“You are blessed by God, son. Your rice plants were ripening because of your hard work and perseverance. You may be not a jealous and envious person, but you are greedy. You don’t want to share what you have with others,” the woman tried to explain the situation to Kasan.

She added, “The sparrows too are God’s creatures as you are. Let them have a little of your crops. God will be more generous to people who are generous as well.”

Kasan was enlightened and quieted by the woman’s words. “The woman is right,” he thought.

“Thank you, Ma’am! I think I will let them have some of my crops,” Kasan said to the woman.

The woman just smiled.

“You really are a good man, son.”

They finally arrived at the house of the woman’s grandson.

“Thank you once again, son, for helping me carry this stuff,” said the woman to Kasan.

“You are welcome, ma’am,” Kasan answered as he walked away home, to his shack.

In the afternoon, Kasan went back to his field, just to see that there were a flock of sparrows pecking the rice plants. Instead of driving them out, Kasan let them finish their meal. And then, right after the birds flied off, Kasan saw a golden blink of light on the rice plants where the birds perched.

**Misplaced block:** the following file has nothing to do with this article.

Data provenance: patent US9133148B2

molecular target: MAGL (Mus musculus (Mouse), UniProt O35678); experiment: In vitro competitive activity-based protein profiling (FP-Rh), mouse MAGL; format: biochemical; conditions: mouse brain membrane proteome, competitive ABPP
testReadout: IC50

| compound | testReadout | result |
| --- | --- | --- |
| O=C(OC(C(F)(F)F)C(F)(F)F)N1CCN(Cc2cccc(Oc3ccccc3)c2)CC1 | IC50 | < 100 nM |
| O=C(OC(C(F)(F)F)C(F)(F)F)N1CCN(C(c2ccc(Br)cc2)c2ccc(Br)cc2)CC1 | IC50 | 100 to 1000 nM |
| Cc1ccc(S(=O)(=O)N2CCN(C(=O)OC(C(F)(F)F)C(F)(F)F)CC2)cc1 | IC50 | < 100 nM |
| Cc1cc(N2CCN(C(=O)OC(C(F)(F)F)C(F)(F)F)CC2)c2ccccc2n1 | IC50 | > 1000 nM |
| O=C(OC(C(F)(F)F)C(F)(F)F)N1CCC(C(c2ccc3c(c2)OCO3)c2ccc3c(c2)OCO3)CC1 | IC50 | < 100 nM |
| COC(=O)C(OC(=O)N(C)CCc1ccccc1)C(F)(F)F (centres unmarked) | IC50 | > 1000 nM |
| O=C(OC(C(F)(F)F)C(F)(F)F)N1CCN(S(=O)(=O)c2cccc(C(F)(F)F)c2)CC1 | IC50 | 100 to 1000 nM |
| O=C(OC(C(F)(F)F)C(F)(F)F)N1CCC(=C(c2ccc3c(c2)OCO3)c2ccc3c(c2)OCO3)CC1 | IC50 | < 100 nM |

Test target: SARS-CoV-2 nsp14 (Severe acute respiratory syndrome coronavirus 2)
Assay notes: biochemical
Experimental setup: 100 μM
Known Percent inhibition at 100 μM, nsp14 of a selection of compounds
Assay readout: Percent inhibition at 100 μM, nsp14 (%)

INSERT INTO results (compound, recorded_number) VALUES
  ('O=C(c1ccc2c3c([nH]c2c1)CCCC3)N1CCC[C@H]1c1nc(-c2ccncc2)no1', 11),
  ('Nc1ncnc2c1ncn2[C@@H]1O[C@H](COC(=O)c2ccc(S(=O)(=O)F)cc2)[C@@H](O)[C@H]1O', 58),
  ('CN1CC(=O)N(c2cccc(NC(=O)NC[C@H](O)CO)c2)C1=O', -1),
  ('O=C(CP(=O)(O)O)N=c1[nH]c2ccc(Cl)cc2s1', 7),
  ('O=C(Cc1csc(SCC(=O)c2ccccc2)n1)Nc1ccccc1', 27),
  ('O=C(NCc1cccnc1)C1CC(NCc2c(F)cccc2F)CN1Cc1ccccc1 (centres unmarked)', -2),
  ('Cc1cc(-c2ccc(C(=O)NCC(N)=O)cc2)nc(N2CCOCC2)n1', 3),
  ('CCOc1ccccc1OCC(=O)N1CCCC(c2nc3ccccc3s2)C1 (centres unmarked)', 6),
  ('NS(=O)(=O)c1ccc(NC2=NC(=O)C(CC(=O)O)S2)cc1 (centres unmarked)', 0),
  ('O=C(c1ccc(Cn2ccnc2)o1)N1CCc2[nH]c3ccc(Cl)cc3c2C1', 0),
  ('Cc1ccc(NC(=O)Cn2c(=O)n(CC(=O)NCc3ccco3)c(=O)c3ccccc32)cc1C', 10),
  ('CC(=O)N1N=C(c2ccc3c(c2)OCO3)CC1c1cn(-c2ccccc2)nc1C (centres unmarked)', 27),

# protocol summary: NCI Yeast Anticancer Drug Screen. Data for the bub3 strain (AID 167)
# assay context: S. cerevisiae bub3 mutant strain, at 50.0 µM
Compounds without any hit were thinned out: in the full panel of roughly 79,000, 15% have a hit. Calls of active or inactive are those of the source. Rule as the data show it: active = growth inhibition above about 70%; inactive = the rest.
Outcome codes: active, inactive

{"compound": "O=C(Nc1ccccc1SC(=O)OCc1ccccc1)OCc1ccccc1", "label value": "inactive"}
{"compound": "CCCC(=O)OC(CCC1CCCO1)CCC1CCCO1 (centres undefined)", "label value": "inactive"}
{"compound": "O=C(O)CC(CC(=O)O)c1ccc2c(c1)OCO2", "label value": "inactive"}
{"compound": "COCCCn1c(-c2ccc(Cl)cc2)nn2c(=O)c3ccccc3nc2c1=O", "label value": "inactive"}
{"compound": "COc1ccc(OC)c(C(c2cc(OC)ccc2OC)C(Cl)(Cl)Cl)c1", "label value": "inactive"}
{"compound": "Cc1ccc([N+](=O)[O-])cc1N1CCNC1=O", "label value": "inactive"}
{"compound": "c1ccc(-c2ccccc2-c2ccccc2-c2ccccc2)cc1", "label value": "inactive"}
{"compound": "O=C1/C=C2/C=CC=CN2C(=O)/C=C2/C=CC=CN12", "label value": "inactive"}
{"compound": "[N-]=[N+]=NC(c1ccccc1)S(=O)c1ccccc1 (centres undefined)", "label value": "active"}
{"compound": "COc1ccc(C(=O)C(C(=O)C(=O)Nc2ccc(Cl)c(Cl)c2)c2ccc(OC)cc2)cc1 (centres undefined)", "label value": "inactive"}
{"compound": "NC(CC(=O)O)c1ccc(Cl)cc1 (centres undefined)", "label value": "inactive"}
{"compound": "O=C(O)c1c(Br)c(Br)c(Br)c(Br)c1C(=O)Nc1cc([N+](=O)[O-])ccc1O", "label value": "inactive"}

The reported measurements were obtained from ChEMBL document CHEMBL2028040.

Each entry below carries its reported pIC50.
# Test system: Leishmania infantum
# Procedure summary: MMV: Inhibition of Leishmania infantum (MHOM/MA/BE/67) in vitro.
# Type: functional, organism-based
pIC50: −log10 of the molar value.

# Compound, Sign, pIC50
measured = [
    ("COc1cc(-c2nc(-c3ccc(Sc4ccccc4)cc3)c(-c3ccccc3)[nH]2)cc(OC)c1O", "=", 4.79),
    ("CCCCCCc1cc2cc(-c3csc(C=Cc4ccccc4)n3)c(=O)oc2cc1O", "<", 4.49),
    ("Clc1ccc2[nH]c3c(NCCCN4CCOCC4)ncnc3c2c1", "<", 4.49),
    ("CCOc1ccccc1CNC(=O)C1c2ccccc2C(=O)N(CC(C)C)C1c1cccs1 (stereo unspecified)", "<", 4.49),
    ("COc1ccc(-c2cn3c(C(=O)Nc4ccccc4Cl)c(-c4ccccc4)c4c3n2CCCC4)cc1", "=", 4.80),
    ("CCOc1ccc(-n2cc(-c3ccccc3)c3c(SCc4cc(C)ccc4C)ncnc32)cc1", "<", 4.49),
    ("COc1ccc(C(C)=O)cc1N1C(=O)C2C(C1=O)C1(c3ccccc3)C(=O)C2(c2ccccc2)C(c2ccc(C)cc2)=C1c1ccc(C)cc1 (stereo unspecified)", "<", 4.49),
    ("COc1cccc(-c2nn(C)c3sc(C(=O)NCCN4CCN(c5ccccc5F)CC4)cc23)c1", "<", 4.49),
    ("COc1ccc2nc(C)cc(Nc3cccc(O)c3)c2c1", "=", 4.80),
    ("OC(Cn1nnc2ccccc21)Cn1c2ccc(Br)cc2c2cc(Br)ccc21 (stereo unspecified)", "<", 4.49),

“What are those shimmering things?” he said to himself.

Being curious, Kasan came up to the spot. How surprised he was as he found that his rice plants were bearing golden crops. The gold was everywhere on the plants eaten up by the sparrows.

“Oh my God, this gold is so beautiful!” Kasan was astonished.

“The woman was right. Generous people will get reward from God. From now on, I will always try to keep myself away from greed,” Kasan swore.

Kasan picked the golden grains and took them all home. In the next morning, he went to sell the gold to a rich merchant in the kampong. He used the money to buy a house and fields, and also help the poor in his neighborhood. Ever since then, Kasan was known as a rich and generous man so that he became well-respected in the kampong.


This is the story of The Golden-Grain Bearing Rice Plants from Negeri Selangor, Malaysia. It is an exemplary story that contains moral values. One of the messages embodied in the story is about the importance of generosity. Kasan wills to share with the sparrows what he has so that God gives him unexpected rewards. Generosity is a noble quality and highly upheld in Malay life. In the Malay wisdom verses (Tunjuk Ajar Melayu), it is mentioned that:

In a proverb:

adat hidup Melayu terbilang,
tangan pemurah menolong orang

(as the Malay wisdom stands,
to help the others is the use of one’s hands)

In a poem:

wahai ananda intan terpilih,
pemurahlah engkau kepada orang
kerugian diri jangan dikenang
kesusahan orang wajib dipandang

(ooo.. child the chosen diamond,
always you be generous to other people,
your loss should you never count,
one must you mind is others’ trouble)

In a pantun:

bila redup si matahari
pergi ke laut menjala ikan
bila hidup bermurah hati,
budi lembut hidup terpandang

(if the sun today is overcasted,
let's go to the sea to catch the fishes
always in this life be you openhanded,
kind person you’ll be and live in honors)


Translation by Reza Daffi (trans/10/03-10)